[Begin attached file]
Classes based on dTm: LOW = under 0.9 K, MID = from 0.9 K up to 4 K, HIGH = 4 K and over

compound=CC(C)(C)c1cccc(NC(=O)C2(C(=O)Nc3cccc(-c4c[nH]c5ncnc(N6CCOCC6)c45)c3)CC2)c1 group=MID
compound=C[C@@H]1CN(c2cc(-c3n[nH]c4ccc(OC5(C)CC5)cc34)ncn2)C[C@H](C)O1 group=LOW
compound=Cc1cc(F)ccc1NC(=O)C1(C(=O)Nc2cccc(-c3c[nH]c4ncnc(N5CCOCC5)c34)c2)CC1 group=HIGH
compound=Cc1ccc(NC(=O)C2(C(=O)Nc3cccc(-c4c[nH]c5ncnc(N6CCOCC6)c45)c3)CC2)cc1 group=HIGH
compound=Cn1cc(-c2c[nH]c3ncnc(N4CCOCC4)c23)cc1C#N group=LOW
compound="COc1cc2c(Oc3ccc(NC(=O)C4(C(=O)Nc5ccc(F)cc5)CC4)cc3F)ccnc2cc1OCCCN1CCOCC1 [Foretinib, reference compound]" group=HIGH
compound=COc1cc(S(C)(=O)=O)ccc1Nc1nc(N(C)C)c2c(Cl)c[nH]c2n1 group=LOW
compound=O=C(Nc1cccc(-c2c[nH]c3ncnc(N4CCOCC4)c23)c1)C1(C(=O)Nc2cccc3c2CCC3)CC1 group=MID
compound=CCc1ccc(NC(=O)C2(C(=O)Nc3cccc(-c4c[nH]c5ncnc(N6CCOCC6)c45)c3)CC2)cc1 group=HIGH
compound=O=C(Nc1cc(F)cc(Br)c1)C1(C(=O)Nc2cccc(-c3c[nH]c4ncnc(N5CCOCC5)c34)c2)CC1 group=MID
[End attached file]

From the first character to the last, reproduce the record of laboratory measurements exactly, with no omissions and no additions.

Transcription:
Classes based on dTm: LOW = under 0.9 K, MID = from 0.9 K up to 4 K, HIGH = 4 K and over

compound=CC(C)(C)c1cccc(NC(=O)C2(C(=O)Nc3cccc(-c4c[nH]c5ncnc(N6CCOCC6)c45)c3)CC2)c1 group=MID
compound=C[C@@H]1CN(c2cc(-c3n[nH]c4ccc(OC5(C)CC5)cc34)ncn2)C[C@H](C)O1 group=LOW
compound=Cc1cc(F)ccc1NC(=O)C1(C(=O)Nc2cccc(-c3c[nH]c4ncnc(N5CCOCC5)c34)c2)CC1 group=HIGH
compound=Cc1ccc(NC(=O)C2(C(=O)Nc3cccc(-c4c[nH]c5ncnc(N6CCOCC6)c45)c3)CC2)cc1 group=HIGH
compound=Cn1cc(-c2c[nH]c3ncnc(N4CCOCC4)c23)cc1C#N group=LOW
compound="COc1cc2c(Oc3ccc(NC(=O)C4(C(=O)Nc5ccc(F)cc5)CC4)cc3F)ccnc2cc1OCCCN1CCOCC1 [Foretinib, reference compound]" group=HIGH
compound=COc1cc(S(C)(=O)=O)ccc1Nc1nc(N(C)C)c2c(Cl)c[nH]c2n1 group=LOW
compound=O=C(Nc1cccc(-c2c[nH]c3ncnc(N4CCOCC4)c23)c1)C1(C(=O)Nc2cccc3c2CCC3)CC1 group=MID
compound=CCc1ccc(NC(=O)C2(C(=O)Nc3cccc(-c4c[nH]c5ncnc(N6CCOCC6)c45)c3)CC2)cc1 group=HIGH
compound=O=C(Nc1cc(F)cc(Br)c1)C1(C(=O)Nc2cccc(-c3c[nH]c4ncnc(N5CCOCC5)c34)c2)CC1 group=MID